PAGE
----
This is something society is going to have to determine, i.e., where personal health data should be processed. A lot of it can be processed right there on the device itself. Unless there is a medical reason to monitor your resting and active heart rate, such as you have congestive heart failure, or are recovering from a coronary event, your medical team probably doesn’t need that information.
On the other hand, if there is a large-scale study going on that might ultimately benefit your health, you may want share some of that data in a de-identified way with the research team. We need to decide what is the right amount of data to share and why are we sharing it. We also need to determine which data can only be processed on a large cloud application versus what can and should be processed locally on a mobile device. The more focused we are with the data we share, the more effective AI will be in drawing insights from it while preserving privacy at the same time.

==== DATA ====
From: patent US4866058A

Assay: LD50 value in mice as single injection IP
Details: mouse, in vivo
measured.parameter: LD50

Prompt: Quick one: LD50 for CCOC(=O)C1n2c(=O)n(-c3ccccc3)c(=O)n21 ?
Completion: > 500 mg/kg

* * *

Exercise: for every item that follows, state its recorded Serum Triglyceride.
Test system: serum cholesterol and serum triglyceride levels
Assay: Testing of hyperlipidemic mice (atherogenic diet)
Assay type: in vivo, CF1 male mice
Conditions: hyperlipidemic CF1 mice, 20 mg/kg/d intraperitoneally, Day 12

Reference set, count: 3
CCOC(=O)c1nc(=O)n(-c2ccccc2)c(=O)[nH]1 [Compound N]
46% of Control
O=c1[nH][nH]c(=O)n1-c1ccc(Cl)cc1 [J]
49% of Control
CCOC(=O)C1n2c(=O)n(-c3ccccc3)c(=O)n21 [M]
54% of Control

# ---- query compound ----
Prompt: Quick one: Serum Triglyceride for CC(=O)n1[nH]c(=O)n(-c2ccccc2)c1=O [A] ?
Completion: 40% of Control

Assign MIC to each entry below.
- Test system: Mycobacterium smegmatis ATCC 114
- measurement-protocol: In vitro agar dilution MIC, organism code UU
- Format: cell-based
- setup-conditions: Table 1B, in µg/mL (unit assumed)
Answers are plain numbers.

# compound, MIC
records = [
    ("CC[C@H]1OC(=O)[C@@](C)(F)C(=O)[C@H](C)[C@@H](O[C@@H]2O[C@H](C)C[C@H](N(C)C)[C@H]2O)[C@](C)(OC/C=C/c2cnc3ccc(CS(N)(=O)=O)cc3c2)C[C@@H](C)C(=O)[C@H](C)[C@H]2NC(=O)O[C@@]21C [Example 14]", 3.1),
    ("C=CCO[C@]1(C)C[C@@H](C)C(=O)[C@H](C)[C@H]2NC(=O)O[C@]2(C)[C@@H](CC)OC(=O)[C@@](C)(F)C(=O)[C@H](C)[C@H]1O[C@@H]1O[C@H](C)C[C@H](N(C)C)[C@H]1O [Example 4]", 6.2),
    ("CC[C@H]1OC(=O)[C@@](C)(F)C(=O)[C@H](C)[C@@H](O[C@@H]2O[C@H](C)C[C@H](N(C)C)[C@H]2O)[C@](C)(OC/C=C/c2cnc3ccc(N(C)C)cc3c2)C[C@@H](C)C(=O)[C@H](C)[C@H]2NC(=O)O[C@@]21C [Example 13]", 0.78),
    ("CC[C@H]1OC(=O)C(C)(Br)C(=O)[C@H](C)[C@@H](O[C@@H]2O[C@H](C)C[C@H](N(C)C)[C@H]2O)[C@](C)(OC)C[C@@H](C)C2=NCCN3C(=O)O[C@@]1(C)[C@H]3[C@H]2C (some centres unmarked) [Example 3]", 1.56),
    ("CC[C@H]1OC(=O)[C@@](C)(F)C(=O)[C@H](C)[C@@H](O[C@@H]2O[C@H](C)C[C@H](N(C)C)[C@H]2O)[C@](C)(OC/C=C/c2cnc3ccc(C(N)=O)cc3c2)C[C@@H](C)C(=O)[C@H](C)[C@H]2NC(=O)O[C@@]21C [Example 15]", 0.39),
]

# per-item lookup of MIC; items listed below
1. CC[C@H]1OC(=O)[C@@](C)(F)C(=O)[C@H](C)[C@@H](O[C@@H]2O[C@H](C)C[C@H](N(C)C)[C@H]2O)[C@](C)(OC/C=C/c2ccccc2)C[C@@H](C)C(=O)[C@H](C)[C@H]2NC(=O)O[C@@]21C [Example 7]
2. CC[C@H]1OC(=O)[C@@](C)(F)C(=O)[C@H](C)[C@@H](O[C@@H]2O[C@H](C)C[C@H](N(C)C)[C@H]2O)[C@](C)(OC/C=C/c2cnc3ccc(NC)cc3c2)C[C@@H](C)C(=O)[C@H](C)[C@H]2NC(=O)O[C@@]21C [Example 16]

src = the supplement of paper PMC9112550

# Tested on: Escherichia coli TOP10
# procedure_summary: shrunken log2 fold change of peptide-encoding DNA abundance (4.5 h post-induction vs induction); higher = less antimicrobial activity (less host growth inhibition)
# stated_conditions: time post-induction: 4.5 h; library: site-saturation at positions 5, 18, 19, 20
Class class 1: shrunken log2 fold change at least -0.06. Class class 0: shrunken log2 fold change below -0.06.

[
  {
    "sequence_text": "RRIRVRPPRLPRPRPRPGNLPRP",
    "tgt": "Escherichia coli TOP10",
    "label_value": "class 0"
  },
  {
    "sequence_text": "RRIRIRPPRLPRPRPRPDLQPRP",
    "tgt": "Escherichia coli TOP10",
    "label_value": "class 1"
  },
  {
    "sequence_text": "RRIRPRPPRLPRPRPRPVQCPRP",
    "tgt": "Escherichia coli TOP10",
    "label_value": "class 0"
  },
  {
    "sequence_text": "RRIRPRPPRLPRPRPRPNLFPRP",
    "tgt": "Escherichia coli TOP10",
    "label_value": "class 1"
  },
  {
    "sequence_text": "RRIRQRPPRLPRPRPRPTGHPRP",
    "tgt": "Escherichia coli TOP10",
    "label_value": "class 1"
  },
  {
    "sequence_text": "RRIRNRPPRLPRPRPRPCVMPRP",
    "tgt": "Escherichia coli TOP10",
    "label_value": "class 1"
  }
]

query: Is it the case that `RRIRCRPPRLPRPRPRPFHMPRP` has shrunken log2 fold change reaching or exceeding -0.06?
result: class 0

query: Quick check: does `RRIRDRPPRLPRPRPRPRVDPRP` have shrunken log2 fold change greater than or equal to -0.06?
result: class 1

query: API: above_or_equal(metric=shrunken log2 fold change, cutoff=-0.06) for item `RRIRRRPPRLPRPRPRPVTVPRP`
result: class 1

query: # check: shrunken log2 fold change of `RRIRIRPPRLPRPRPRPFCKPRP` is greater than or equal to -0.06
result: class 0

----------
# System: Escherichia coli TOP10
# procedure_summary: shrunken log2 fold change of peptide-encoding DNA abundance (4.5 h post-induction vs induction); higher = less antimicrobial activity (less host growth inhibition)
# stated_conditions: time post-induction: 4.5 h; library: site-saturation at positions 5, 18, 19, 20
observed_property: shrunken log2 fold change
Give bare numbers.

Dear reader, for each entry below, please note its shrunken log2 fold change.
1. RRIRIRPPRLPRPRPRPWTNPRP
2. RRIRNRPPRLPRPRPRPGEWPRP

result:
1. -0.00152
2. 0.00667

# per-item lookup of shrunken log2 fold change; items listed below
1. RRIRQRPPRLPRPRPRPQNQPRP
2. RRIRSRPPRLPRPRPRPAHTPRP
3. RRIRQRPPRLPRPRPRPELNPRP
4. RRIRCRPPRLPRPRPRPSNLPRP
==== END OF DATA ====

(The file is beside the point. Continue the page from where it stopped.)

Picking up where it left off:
Will healthcare move toward larger, more centralized patient record storage or will we all carry our own health records with us from provider to provider?
That’s a topic that is still very much up for debate. Both, in a way, are an attempt to address interoperability. If you store health data centrally it becomes accessible to all providers, but it becomes a massive undertaking to maintain and protect it. If you make it portable and under the control of the patients it also becomes accessible to their providers and enables patients to exert more influence over who can see it and for what reasons, but you also increase privacy risks if the device is stolen or isn’t cleaned before being disposed of.
There are arguments to be made both ways. As healthcare continues to become more patient-centric, however, we will be turning over more control to the patient in the future. That said, there are some strategies out there for storing patient health data on a mobile device or smartwatch but it’s still early.